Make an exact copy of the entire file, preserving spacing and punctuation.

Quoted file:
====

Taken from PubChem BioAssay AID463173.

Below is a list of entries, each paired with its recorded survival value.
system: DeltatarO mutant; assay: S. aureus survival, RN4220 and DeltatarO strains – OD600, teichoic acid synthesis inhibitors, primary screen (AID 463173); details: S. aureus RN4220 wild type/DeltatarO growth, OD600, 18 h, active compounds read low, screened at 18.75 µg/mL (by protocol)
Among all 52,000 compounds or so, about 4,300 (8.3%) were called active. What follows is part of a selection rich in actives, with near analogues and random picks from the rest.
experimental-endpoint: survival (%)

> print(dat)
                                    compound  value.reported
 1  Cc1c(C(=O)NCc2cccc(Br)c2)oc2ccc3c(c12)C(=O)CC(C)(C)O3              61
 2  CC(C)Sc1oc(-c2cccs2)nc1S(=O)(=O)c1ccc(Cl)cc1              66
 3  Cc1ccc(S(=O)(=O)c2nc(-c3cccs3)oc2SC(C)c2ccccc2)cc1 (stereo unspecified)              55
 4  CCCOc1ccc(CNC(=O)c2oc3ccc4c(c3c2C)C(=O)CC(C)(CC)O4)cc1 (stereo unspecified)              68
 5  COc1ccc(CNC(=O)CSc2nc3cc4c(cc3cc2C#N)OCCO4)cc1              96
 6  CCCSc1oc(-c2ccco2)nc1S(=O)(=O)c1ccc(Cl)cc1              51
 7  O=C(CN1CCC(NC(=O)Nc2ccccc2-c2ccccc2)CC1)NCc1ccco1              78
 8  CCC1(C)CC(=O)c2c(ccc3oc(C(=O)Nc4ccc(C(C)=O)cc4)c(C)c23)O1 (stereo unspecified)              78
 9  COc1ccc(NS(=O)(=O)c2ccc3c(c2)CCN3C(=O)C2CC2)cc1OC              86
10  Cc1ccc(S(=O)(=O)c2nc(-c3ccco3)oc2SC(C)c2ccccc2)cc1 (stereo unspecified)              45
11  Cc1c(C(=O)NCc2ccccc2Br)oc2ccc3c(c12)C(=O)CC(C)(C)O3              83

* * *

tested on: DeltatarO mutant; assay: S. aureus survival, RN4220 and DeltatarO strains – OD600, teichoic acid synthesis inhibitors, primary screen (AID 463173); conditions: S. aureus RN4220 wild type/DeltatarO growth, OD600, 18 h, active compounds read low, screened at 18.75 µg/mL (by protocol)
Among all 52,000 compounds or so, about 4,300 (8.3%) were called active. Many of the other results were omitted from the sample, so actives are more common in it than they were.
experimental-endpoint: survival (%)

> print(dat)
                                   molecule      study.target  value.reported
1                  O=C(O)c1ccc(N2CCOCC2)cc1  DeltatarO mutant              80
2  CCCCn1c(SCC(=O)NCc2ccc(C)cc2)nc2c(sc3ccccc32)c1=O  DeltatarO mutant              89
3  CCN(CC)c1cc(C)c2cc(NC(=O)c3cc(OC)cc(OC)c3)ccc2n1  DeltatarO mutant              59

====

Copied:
Taken from PubChem BioAssay AID463173.

Below is a list of entries, each paired with its recorded survival value.
system: DeltatarO mutant; assay: S. aureus survival, RN4220 and DeltatarO strains – OD600, teichoic acid synthesis inhibitors, primary screen (AID 463173); details: S. aureus RN4220 wild type/DeltatarO growth, OD600, 18 h, active compounds read low, screened at 18.75 µg/mL (by protocol)
Among all 52,000 compounds or so, about 4,300 (8.3%) were called active. What follows is part of a selection rich in actives, with near analogues and random picks from the rest.
experimental-endpoint: survival (%)

> print(dat)
                                    compound  value.reported
 1  Cc1c(C(=O)NCc2cccc(Br)c2)oc2ccc3c(c12)C(=O)CC(C)(C)O3              61
 2  CC(C)Sc1oc(-c2cccs2)nc1S(=O)(=O)c1ccc(Cl)cc1              66
 3  Cc1ccc(S(=O)(=O)c2nc(-c3cccs3)oc2SC(C)c2ccccc2)cc1 (stereo unspecified)              55
 4  CCCOc1ccc(CNC(=O)c2oc3ccc4c(c3c2C)C(=O)CC(C)(CC)O4)cc1 (stereo unspecified)              68
 5  COc1ccc(CNC(=O)CSc2nc3cc4c(cc3cc2C#N)OCCO4)cc1              96
 6  CCCSc1oc(-c2ccco2)nc1S(=O)(=O)c1ccc(Cl)cc1              51
 7  O=C(CN1CCC(NC(=O)Nc2ccccc2-c2ccccc2)CC1)NCc1ccco1              78
 8  CCC1(C)CC(=O)c2c(ccc3oc(C(=O)Nc4ccc(C(C)=O)cc4)c(C)c23)O1 (stereo unspecified)              78
 9  COc1ccc(NS(=O)(=O)c2ccc3c(c2)CCN3C(=O)C2CC2)cc1OC              86
10  Cc1ccc(S(=O)(=O)c2nc(-c3ccco3)oc2SC(C)c2ccccc2)cc1 (stereo unspecified)              45
11  Cc1c(C(=O)NCc2ccccc2Br)oc2ccc3c(c12)C(=O)CC(C)(C)O3              83

* * *

tested on: DeltatarO mutant; assay: S. aureus survival, RN4220 and DeltatarO strains – OD600, teichoic acid synthesis inhibitors, primary screen (AID 463173); conditions: S. aureus RN4220 wild type/DeltatarO growth, OD600, 18 h, active compounds read low, screened at 18.75 µg/mL (by protocol)
Among all 52,000 compounds or so, about 4,300 (8.3%) were called active. Many of the other results were omitted from the sample, so actives are more common in it than they were.
experimental-endpoint: survival (%)

> print(dat)
                                   molecule      study.target  value.reported
1                  O=C(O)c1ccc(N2CCOCC2)cc1  DeltatarO mutant              80
2  CCCCn1c(SCC(=O)NCc2ccc(C)cc2)nc2c(sc3ccccc32)c1=O  DeltatarO mutant              89
3  CCN(CC)c1cc(C)c2cc(NC(=O)c3cc(OC)cc(OC)c3)ccc2n1  DeltatarO mutant              59